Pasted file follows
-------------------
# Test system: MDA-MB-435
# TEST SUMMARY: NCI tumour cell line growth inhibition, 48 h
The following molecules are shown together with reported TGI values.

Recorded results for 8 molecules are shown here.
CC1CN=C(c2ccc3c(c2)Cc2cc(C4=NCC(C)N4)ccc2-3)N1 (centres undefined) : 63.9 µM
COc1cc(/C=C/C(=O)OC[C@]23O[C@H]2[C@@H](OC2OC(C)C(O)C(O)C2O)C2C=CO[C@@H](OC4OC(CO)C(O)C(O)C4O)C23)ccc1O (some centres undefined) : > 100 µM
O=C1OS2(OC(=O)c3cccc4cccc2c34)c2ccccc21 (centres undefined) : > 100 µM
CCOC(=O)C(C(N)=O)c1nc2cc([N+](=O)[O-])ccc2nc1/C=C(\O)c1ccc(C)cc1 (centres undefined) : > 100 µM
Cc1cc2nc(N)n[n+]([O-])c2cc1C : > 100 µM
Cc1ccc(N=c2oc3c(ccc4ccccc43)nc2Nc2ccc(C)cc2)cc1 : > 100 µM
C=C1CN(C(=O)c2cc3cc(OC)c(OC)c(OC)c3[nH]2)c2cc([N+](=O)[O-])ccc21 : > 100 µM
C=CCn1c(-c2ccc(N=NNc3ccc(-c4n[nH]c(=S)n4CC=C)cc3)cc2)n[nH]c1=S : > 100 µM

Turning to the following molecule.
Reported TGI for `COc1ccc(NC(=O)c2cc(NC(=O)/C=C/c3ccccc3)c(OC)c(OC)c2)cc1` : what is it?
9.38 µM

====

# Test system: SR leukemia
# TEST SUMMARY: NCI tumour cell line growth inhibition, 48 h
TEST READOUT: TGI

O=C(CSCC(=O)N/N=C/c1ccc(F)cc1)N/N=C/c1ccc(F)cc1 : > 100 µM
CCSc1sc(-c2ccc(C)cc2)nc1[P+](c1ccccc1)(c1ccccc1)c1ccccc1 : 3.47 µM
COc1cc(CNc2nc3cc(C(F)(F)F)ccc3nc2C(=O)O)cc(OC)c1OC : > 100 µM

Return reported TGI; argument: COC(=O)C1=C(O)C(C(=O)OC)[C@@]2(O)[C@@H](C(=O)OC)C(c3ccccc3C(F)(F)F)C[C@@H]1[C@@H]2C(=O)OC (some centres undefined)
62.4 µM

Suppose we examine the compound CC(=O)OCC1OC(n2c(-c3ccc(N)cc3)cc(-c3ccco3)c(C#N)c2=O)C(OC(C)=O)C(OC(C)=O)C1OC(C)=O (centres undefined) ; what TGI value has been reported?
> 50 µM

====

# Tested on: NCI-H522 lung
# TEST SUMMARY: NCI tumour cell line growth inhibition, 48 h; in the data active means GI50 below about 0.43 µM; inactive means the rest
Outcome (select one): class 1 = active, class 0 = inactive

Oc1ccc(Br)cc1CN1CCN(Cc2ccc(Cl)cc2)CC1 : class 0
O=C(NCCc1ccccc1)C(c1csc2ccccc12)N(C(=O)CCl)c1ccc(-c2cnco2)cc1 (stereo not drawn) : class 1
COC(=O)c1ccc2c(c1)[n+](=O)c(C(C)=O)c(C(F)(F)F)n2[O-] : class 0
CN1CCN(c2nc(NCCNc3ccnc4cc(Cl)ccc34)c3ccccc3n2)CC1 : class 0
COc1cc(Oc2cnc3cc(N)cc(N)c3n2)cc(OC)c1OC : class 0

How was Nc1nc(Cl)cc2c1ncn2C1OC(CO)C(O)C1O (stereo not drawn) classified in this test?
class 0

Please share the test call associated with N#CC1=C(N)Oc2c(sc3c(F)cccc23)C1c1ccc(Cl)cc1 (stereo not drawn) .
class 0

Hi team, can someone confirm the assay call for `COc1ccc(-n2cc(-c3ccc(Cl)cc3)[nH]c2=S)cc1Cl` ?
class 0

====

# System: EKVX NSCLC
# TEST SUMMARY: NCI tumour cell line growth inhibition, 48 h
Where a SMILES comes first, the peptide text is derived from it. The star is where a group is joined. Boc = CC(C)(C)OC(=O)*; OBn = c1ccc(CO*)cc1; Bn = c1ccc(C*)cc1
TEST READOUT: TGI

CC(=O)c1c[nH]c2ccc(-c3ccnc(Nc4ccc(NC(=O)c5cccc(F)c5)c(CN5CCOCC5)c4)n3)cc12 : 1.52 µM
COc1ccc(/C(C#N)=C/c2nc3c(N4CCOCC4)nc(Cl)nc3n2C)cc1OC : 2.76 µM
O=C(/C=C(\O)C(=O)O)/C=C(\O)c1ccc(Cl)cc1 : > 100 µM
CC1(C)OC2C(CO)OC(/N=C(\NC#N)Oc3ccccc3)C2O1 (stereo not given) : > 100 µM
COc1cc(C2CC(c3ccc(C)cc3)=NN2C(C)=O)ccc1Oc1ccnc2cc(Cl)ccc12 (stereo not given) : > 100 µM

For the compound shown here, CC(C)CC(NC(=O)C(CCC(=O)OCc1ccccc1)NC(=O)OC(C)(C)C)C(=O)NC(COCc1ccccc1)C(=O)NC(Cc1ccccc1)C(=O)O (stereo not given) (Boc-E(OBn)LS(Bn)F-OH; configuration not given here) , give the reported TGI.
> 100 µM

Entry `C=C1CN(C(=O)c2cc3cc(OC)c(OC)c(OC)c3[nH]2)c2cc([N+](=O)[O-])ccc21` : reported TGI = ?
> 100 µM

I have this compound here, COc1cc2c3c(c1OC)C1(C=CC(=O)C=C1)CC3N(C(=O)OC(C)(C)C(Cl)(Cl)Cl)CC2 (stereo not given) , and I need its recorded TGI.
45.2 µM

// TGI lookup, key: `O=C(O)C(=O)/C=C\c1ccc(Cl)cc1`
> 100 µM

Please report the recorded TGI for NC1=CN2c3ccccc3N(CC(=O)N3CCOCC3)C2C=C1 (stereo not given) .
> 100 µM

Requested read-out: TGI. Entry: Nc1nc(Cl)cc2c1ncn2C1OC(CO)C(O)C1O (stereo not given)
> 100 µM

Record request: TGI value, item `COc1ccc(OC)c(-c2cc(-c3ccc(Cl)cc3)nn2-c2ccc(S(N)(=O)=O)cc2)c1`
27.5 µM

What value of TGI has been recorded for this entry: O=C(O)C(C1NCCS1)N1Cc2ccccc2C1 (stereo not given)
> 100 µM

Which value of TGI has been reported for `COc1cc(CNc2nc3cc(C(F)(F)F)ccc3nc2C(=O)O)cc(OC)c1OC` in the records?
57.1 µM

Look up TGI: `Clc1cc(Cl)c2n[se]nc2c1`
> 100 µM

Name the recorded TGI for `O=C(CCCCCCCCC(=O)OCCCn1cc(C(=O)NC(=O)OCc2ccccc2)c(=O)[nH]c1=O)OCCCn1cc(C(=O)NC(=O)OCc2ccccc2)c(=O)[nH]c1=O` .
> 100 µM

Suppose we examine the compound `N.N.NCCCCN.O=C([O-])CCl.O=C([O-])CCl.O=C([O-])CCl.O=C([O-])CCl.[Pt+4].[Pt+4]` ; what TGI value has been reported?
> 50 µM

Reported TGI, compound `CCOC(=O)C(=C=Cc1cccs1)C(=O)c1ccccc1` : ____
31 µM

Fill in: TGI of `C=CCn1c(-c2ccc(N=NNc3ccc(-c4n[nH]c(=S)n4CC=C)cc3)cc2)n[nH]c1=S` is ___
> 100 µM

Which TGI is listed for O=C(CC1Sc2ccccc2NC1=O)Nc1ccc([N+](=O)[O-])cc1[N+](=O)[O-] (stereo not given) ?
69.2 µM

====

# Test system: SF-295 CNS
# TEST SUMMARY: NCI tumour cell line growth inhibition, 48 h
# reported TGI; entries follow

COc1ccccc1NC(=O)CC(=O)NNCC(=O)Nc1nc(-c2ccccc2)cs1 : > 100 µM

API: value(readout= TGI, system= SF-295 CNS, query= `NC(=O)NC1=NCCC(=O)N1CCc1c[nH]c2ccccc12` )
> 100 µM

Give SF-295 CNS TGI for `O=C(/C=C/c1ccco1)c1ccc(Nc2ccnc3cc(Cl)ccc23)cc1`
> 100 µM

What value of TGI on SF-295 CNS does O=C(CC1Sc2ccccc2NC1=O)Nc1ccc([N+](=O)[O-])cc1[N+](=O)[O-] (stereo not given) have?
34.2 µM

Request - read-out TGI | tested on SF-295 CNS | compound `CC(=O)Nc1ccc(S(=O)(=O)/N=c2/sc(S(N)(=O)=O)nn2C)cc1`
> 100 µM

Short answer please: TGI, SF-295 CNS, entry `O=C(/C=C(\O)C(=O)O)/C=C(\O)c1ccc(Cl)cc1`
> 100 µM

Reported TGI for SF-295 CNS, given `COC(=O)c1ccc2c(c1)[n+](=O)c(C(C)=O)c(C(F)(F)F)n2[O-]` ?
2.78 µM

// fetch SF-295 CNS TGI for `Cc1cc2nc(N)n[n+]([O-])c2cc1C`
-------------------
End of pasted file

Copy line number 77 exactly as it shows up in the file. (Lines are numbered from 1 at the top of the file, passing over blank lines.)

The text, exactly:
31 µM